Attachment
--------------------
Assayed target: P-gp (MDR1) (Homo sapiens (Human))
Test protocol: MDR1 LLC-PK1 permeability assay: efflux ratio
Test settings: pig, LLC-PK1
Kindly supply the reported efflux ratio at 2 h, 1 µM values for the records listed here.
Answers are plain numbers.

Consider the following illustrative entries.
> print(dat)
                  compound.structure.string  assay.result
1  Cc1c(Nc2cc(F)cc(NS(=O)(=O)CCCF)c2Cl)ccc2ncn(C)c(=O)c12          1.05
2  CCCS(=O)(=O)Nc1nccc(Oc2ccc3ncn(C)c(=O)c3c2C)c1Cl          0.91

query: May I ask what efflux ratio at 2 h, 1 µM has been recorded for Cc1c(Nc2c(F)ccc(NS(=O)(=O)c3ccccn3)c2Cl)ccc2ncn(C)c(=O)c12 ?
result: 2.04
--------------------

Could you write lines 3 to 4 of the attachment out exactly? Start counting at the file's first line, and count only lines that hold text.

Test settings: pig, LLC-PK1
Kindly supply the reported efflux ratio at 2 h, 1 µM values for the records listed here.